Stable, water-soluble form of vitamin C that functions as an antioxidant. [1,2]There’s limited, but promising, research demonstrating that concentrations above 1% have antibacterial action against acne-causing bacteria, while concentrations of 5% reduce the inflammatory response related to acne. [3,4] This form of vitamin C is also potentially effective for lightening skin discolorations, although there isn’t much research supporting its use for this purpose over other forms of vitamin C.
- Carlotti M, Ugazio E, Gastaldi L, Sapino S, Vione D, Fenoglio I, Fubini B. Specific effects of single antioxidants in the lipid peroxidation caused by nano-titania used in sunscreen lotions. J Photochem Photobiol B. 2009;96(2):130-5.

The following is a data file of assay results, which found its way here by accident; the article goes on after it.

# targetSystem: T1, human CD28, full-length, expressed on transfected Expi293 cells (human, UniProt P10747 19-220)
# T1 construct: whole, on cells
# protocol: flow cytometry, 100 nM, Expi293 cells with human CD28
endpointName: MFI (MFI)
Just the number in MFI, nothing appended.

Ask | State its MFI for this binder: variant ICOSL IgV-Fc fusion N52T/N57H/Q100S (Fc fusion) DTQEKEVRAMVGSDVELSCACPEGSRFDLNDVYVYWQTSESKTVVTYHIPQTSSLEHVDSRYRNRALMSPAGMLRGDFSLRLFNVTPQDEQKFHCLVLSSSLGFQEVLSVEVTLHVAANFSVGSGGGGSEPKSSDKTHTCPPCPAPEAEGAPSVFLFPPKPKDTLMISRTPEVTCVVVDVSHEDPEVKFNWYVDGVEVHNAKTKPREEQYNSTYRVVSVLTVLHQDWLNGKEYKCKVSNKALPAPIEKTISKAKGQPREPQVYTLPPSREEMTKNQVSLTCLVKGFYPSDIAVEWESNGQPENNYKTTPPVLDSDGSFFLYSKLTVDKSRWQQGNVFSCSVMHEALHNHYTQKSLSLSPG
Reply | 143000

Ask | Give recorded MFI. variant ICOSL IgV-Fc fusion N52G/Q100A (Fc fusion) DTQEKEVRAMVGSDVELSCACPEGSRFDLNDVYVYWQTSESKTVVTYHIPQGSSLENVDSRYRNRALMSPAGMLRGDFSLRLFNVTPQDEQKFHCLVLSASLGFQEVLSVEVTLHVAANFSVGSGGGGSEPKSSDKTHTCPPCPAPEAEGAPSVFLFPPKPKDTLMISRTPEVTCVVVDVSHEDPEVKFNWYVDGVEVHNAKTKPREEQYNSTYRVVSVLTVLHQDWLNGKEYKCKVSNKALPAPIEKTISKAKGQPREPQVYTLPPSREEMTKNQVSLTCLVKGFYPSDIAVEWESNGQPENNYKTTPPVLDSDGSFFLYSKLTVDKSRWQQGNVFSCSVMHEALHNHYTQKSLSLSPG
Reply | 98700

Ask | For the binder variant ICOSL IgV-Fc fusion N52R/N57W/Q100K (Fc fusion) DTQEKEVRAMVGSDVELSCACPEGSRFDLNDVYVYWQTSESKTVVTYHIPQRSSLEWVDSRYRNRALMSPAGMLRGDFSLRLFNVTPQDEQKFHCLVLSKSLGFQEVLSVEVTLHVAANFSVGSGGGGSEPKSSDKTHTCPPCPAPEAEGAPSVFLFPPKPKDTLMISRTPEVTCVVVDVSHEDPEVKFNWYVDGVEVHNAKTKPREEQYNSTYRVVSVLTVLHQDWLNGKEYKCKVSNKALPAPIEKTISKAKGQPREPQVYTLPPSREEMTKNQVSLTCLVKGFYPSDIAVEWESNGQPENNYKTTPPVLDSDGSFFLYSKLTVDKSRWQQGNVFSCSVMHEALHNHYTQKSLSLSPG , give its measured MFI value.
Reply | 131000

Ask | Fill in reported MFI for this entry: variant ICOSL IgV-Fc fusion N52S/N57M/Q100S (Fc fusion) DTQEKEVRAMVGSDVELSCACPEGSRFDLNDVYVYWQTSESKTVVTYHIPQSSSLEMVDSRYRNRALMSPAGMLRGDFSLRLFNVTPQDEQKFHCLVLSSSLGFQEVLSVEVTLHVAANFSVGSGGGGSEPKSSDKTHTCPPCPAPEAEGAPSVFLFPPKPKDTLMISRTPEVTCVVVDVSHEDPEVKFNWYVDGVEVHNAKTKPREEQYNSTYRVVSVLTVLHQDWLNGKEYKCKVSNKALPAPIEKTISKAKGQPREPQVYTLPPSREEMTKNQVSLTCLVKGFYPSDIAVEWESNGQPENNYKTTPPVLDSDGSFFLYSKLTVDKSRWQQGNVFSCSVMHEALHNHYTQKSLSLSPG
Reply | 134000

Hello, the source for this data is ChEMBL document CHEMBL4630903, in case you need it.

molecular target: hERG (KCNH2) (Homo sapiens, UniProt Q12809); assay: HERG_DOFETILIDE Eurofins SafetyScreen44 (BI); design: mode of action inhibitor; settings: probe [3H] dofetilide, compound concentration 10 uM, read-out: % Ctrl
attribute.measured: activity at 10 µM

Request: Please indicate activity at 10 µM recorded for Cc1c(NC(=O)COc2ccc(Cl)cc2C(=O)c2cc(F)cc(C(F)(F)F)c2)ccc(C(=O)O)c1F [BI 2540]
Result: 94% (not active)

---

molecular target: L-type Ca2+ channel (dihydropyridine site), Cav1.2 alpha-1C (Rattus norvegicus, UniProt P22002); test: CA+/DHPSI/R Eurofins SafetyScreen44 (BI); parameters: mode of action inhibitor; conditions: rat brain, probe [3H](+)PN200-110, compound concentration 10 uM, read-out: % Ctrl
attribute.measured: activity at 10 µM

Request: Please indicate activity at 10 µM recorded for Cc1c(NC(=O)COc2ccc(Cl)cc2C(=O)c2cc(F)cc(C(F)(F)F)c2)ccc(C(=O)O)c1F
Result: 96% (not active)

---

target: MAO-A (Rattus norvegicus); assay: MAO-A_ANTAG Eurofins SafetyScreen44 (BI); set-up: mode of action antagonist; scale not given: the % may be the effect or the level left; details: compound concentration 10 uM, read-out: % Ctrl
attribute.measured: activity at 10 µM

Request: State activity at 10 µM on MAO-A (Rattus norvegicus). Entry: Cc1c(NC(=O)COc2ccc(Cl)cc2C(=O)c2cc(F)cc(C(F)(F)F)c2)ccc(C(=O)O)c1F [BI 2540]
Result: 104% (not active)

- Segall A, Moyano M. Stability of vitamin C derivatives in topical formulations containing lipoic acid, vitamins A and E. Int J Cosmet Sci. 2008;30(6):453-8.
- Ruamrak C, Lourith N, Natakankitkul S. Comparison of clinical efficacies of sodium ascorbyl phosphate; retinol and their combination in acne treatment. Int J Cosmet Sci. 2009;31(1):41-6.
- Klock J, Ikeno H, Ohmori K, Nishikawa T, Vollhardt J, Schehlmann V. Sodium ascorbyl phosphate shows in vitro and in vivo efficacy in the prevention and treatment of acne vulgaris. Int J Cosmet Sci. 2005;27(3):171-6.